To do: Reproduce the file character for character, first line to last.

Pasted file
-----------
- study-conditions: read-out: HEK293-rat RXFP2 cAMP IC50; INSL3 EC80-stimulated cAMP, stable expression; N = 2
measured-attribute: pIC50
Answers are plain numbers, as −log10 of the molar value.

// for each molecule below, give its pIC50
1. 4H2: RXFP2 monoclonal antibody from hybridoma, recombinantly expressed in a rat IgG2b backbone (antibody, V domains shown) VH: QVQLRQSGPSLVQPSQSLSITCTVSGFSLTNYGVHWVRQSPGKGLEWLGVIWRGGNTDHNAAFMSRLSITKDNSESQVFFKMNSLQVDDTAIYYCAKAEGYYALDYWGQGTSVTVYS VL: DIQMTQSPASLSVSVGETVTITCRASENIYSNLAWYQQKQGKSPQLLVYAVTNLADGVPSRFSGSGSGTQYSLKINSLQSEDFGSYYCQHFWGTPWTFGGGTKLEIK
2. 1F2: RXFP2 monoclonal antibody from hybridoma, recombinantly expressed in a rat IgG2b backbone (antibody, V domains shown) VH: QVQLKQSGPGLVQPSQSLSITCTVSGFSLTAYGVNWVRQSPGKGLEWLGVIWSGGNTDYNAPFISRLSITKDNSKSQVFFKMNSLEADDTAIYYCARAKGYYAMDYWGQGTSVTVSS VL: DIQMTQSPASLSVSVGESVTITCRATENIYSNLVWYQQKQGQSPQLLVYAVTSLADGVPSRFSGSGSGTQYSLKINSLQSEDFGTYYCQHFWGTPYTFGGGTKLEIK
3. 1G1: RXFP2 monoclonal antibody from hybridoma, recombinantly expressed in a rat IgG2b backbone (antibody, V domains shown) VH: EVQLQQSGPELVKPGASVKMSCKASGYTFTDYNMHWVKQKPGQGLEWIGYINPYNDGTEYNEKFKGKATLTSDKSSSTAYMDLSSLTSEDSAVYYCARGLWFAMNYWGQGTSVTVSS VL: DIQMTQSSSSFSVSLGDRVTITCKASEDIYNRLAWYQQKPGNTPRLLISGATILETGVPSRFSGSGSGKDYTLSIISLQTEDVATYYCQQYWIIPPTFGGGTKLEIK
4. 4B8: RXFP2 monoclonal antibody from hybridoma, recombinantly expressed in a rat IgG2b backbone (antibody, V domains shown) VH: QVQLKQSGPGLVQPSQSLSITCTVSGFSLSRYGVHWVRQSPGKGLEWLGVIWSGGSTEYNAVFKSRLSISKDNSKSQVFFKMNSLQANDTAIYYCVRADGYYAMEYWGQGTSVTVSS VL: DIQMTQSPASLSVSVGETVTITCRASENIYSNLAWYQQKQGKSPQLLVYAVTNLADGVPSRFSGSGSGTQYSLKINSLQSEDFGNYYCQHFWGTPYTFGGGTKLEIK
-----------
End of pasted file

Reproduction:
- study-conditions: read-out: HEK293-rat RXFP2 cAMP IC50; INSL3 EC80-stimulated cAMP, stable expression; N = 2
measured-attribute: pIC50
Answers are plain numbers, as −log10 of the molar value.

// for each molecule below, give its pIC50
1. 4H2: RXFP2 monoclonal antibody from hybridoma, recombinantly expressed in a rat IgG2b backbone (antibody, V domains shown) VH: QVQLRQSGPSLVQPSQSLSITCTVSGFSLTNYGVHWVRQSPGKGLEWLGVIWRGGNTDHNAAFMSRLSITKDNSESQVFFKMNSLQVDDTAIYYCAKAEGYYALDYWGQGTSVTVYS VL: DIQMTQSPASLSVSVGETVTITCRASENIYSNLAWYQQKQGKSPQLLVYAVTNLADGVPSRFSGSGSGTQYSLKINSLQSEDFGSYYCQHFWGTPWTFGGGTKLEIK
2. 1F2: RXFP2 monoclonal antibody from hybridoma, recombinantly expressed in a rat IgG2b backbone (antibody, V domains shown) VH: QVQLKQSGPGLVQPSQSLSITCTVSGFSLTAYGVNWVRQSPGKGLEWLGVIWSGGNTDYNAPFISRLSITKDNSKSQVFFKMNSLEADDTAIYYCARAKGYYAMDYWGQGTSVTVSS VL: DIQMTQSPASLSVSVGESVTITCRATENIYSNLVWYQQKQGQSPQLLVYAVTSLADGVPSRFSGSGSGTQYSLKINSLQSEDFGTYYCQHFWGTPYTFGGGTKLEIK
3. 1G1: RXFP2 monoclonal antibody from hybridoma, recombinantly expressed in a rat IgG2b backbone (antibody, V domains shown) VH: EVQLQQSGPELVKPGASVKMSCKASGYTFTDYNMHWVKQKPGQGLEWIGYINPYNDGTEYNEKFKGKATLTSDKSSSTAYMDLSSLTSEDSAVYYCARGLWFAMNYWGQGTSVTVSS VL: DIQMTQSSSSFSVSLGDRVTITCKASEDIYNRLAWYQQKPGNTPRLLISGATILETGVPSRFSGSGSGKDYTLSIISLQTEDVATYYCQQYWIIPPTFGGGTKLEIK
4. 4B8: RXFP2 monoclonal antibody from hybridoma, recombinantly expressed in a rat IgG2b backbone (antibody, V domains shown) VH: QVQLKQSGPGLVQPSQSLSITCTVSGFSLSRYGVHWVRQSPGKGLEWLGVIWSGGSTEYNAVFKSRLSISKDNSKSQVFFKMNSLQANDTAIYYCVRADGYYAMEYWGQGTSVTVSS VL: DIQMTQSPASLSVSVGETVTITCRASENIYSNLAWYQQKQGKSPQLLVYAVTNLADGVPSRFSGSGSGTQYSLKINSLQSEDFGNYYCQHFWGTPYTFGGGTKLEIK